[ back ] 4. Ephorus as the first (to attempt) a ‘Universal History’: Büdinger 1895:32 “Universalhistorie”; von Wilamowitz-Moellendorff 1908:10 “Universal History”; Jacoby 1909:87 “Universalgeschichte”; Jacoby 1926:25 “universalgeschichte”; Starr 1968:150 “Universal History”; Brown 1973:112 “World History”; Strasburger 1977:35 “Universalgeschichte”; Fornara 1983:42 “Universal History”; Alonso-Núñez 1990:177 “general history”; Meister 1990:89 “Universalhistoriker”; Luce 1997:109 “first ‘universal’ history of Greece”; Marincola 1997:69 “Universal History”; Marincola 2001:109 “‘universal history’”, 123; Chávez Reino 2005:50 “historia universal”; Walbank 2005:16 “Universal History”; Schepens 2007:50 “Universal History”; Engels 2009:187 “des Begründers der Gattung [sc. der Universalhistorie]”. Ephorus as “Universal Historian”: Lavagnini 1933:67 “una storia universale della Grecia”; Barber 1935:9 “world-history”, 47 “Universal History”; Châtelet 1962:285 “histoire universelle”; Drews 1963:254 “Universal History”; Mazzarino 1966:1.482 “storia ‘universale’, 483 “universale storia di Greci e barbari”; Strasburger 1966:14 “Universalhistoriker”; Usher 1969:108 “Universal History”; Walbank 1972:66 “Universal History”; Roussel 1973:125 “grande histoire générale”; Burde 1974:21 “Universalhistoriker; Lehmann 1974:157 “Universalgeschichte”; Vannicelli 1987:183 “storia universale”; Meister 1990:66, 86 “Universalgeschichte”; Grant 1995:108 “Universal History”; Breglia Pulci Doria 1996:55 “storia universale”; Mortley 1996:40 “Universal History”; Schepens 1997:145 “Universal History”; Shrimpton and Gillis 1997:106, 121 “Universal History”; Flower 1998:365 “Universal History”; Vattuone 1998b:194 “«storia universale»”; Clarke 1999:255 “universal historian”; Breglia Pulci Doria 2001:149, 164 “storia universale”; Alonso-Núñez 2002:38 “general history”; Hose 2006:677 “Universal History”; Levene 2007:287 “‘universal history’”; Marincola 2007b:171 “Universal History”; Nicolai 2007:22 “Universal History”; Timpe 2007:26 “Universalgeschichte”; Tuplin 2007:160 “so-called ‘universal history’”; Engels 2008:149 “universal histories”; Cornell 2010: “universal historian”; Engels 2010:74 “universal histories”.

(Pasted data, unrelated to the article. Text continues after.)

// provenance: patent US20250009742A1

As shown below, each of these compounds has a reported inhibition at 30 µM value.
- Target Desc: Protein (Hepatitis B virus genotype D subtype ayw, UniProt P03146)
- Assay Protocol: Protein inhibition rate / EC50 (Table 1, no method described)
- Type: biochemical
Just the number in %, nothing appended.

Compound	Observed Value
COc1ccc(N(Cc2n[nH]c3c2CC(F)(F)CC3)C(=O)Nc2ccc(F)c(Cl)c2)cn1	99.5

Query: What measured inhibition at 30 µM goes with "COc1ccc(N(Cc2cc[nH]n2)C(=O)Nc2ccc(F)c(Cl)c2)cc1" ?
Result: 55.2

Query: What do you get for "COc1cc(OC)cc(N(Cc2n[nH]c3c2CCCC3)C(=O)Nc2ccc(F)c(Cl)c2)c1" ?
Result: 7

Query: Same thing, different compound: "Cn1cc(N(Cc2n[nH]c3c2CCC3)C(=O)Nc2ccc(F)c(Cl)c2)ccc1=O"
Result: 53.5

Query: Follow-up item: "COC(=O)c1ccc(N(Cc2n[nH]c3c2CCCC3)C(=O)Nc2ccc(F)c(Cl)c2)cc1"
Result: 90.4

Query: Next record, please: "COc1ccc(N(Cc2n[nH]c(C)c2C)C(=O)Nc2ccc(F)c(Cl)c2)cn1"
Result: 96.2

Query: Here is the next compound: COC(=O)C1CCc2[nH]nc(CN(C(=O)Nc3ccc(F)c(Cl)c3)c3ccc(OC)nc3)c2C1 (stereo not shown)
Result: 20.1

[ back ] 5. Ephorus as perceived by Polybius as the first “Universal Historian”: Büdinger 1895:23 “storia universale”, 35 “Universalgeschichte”; Barber 1935:17 “Universal History”; Pédech 1964:496 “histoire universelle”; Momigliano 1972:285 “universal historian”; Walbank 1972:3, 42 “Universal History”; Brown 1973:112 “World History”; Roussel 1973:125 “histoire «universelle»”; Lehmann 1974:157–158 “Universalgeschichte”; Meister 1975:67 “Universalgeschichte”; Schepens 1977:95 “general history”; Momigliano 1978:11 “Universal History”; Sacks 1981:102 “Universal History”; Vannicelli 1987:183 “storia universale”; Alonso-Núñez 1990:175 “world history”; Meister 1990:85 “Universalhistoriker”; Lendle 1992:137 “Universalgeschichte”; Vattuone 1998a:61 “Universalgeschichte”; Rood 2007:149 “general history”; Clarke 2008:96 “‘general history’”; Engels 2008:148 “Universal History”; Cornell 2010: “universal historian”; Sheridan 2010:47 “universal historian”. Ephorus as perceived by Polybius as a “Universal Historian”: Grant 1970:138 “a universal history of Greece”; Schepens 1977:95 “general history”; Fornara 1983:42 “universal [history]”; Marincola 1997:37 “Universal History”; Alonso-Núñez 2002:38; Timpe 2007:44 “Universalhistoriker”.